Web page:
Discover exquisite examples of historic gems and the most beautiful jewelry of the twentieth century.

For centuries, extraordinary gemstones have been the centerpieces of stunning jewelry made to adorn royalty, aristocracy, high society, and Hollywood stars. Nearly sixty pieces that once belonged Marjorie Merriweather Post, one of the greatest jewelry collectors of the twentieth century, will tell the story behind some of the remarkable stones and the jewelry into which they were transformed.

When changes after World War I added powerful figures to the ranks of the wealthy, the world’s most exquisite jewels passed into new hands and revolutionary changes in fashion led to innovation in jewelry design. Marjorie Post was among the new elite and she acquired jewelry with the same discrimination that she applied to her acclaimed collections of fine objects from imperial Russia and eighteenth-century France. Marjorie was not just interested in wearing jewels, but was a connoisseur. Her resulting collection represented the finest assembly of gems and historical and twentieth-century jewelry in America. She commissioned great pieces from the most important jewelry firms of her time including Cartier, Van Cleef & Arpels, Harry Winston, and Verdura among many others.

Spectacular Gems and Jewelry will display the greatest examples from Hillwood’s collection, left by Marjorie for the benefit of future generations, along with important loans of pieces once owned by Post but currently housed in other museum or private collections. The exhibition will afford the opportunity to examine the great quality and beauty of gems in the collection, their historical significance, and the evolution of twentieth-century jewelry design from the 1900s through the 1960s.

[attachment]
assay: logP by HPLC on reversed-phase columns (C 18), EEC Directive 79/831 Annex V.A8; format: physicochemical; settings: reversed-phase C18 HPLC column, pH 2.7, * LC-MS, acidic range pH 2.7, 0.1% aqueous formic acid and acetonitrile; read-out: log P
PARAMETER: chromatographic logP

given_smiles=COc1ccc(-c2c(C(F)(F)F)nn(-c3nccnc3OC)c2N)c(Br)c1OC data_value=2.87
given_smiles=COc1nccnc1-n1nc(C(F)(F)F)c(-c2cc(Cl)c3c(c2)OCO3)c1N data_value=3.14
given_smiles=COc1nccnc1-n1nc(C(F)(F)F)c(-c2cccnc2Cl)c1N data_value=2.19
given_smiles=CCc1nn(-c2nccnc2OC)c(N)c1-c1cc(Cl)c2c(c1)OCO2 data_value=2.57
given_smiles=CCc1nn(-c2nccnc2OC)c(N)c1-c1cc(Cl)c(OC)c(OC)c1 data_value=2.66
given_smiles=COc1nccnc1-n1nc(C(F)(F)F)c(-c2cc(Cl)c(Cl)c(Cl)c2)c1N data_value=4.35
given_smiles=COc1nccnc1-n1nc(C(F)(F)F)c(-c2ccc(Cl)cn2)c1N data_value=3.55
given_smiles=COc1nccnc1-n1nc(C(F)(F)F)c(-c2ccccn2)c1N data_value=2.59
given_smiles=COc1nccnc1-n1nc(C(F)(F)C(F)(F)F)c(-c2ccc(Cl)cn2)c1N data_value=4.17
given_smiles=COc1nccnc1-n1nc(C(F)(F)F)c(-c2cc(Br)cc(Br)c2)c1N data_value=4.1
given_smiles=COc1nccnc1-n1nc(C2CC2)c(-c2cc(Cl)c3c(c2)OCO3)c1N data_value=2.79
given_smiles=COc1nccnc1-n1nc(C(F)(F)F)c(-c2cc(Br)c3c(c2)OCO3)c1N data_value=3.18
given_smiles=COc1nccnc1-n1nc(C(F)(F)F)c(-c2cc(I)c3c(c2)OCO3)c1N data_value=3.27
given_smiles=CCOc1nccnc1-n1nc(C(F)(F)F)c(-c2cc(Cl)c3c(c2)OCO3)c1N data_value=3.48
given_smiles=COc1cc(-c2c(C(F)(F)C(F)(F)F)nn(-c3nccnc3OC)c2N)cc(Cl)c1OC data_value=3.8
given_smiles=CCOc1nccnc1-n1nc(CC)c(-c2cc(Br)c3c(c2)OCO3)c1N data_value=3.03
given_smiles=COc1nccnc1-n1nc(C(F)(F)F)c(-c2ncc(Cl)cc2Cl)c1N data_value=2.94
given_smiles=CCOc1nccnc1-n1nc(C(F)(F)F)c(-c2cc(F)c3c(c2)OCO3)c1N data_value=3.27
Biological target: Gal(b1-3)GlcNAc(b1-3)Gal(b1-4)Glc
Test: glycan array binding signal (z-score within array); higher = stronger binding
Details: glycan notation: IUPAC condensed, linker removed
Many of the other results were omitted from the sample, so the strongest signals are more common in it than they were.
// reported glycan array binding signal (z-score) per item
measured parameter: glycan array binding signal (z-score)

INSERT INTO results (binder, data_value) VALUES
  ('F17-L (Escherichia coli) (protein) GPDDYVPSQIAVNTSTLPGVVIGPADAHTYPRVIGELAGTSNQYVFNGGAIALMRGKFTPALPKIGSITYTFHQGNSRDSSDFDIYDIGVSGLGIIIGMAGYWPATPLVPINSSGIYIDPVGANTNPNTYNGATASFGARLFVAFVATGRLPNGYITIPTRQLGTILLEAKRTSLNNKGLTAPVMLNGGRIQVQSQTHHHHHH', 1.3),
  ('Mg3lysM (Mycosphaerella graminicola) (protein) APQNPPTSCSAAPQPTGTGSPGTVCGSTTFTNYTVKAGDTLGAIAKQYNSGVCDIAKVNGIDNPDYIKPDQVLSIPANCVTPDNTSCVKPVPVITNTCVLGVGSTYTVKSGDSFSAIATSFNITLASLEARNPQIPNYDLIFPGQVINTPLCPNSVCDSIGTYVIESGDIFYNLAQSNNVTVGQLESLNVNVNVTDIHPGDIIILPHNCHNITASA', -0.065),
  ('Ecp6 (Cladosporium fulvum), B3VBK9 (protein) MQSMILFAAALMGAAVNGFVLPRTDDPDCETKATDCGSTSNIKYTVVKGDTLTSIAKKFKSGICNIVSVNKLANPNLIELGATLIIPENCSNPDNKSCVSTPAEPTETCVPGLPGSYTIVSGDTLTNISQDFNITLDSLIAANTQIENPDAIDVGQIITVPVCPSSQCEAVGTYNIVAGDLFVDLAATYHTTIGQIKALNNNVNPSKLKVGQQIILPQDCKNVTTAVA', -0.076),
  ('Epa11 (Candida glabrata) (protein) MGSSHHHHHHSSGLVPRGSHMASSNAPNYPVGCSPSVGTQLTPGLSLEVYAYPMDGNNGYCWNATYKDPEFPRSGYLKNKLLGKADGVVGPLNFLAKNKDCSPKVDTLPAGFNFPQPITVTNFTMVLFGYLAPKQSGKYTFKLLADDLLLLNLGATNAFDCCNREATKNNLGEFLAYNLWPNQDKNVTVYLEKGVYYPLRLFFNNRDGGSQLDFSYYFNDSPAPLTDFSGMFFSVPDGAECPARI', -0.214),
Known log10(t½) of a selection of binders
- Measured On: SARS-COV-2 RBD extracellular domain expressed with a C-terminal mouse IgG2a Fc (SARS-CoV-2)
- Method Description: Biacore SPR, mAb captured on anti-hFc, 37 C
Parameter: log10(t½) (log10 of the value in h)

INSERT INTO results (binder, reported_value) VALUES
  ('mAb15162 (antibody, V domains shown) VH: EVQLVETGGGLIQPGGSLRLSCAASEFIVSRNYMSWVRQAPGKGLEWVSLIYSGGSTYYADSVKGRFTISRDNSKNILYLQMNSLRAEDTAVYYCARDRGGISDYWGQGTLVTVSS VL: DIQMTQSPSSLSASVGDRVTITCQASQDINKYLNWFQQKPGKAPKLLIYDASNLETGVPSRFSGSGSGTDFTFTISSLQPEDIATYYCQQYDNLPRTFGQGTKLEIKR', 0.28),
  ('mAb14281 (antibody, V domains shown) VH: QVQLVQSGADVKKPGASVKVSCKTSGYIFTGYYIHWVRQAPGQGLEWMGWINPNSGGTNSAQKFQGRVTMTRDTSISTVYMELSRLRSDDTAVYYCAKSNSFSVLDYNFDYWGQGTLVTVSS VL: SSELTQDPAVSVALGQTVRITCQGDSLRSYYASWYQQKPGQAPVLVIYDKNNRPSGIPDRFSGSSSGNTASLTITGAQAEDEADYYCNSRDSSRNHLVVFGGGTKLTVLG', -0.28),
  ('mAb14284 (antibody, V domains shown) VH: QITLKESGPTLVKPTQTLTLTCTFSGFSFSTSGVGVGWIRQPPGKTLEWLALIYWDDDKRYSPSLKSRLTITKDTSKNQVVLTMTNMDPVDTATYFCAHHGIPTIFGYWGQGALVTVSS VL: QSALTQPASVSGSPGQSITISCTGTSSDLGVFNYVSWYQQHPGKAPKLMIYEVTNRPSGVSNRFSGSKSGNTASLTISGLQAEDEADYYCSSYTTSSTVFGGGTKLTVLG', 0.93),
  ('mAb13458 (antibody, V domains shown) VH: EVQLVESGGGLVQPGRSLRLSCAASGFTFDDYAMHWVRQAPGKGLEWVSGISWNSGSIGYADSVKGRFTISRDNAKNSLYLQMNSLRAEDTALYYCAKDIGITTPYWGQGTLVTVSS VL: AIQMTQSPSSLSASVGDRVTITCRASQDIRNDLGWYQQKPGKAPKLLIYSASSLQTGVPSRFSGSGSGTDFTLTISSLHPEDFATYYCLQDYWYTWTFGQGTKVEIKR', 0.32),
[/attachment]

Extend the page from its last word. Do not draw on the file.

One of the most significant and well-known jewels in Marjorie’s collection, still housed at Hillwood, is an emerald and diamond pendant brooch made by the London branch of Cartier in the 1920s. This iconic piece, emblematic of the marriage of historic gems with innovative design, features more than 250 carats of carved Indian emeralds from the Mughal period, including a large emerald carved with a seventeenth-century Mughal motif of a flower, with a Persian inscription on one side.

The course of the remarkable Blue Heart Diamond is as glamorous as the stone is dazzling. This 30.62 carat, heart-shaped, brilliant cut blue diamond was set in the center of a lily-of-the-valley bodice ornament by Cartier around 1910. It passed through generations of a wealthy Argentine family until it was acquired by Van Cleef & Arpels in 1953, from whom it was purchased by Baron Thyssen-Bornemisza for his future wife, Nina Dyer. Six years later, she sold it to Harry Winston, who mounted it in its present platinum ring setting, surrounded by twenty-five round brilliant cut colorless diamonds. Marjorie purchased the ring from Winston and donated it to the Smithsonian Institution in 1964, where it is now one of the collection’s most popular gems and on loan to Hillwood for the special exhibition.

Historical pieces were an integral part of Marjorie’s jewelry collection. One example is the vintage ruby and diamond parure (set of jewels) that was reputedly made in the early nineteenth century for the Duchess of Oldenburg, a daughter of Grand Duchess Maria Nikolaevna and the granddaughter of Tsar Nicholas I. In contrast, the exhibition also features significant modern pieces, such as a stylish ruby and diamond floral brooch made by Van Cleef & Arpels, featuring its famous invisible setting, in 1967, which Marjorie purchased in 1969.

New and previously unseen pieces from the Merriweather Post collection will be an added highlight of this exhibition. The Van Cleef & Arpels ballerina pin inspired by the painting of Marie Camargo by Lancret is one of the first of this subject ever created by the firm in 1943. A peridot, gold, and diamond brooch by David Webb and a pear shaped amethyst ring by Verdura, both bold in design and strong in color, are typical of the casual inventiveness of jewelry boutique firms that Marjorie patronized alongside the large jewelry houses.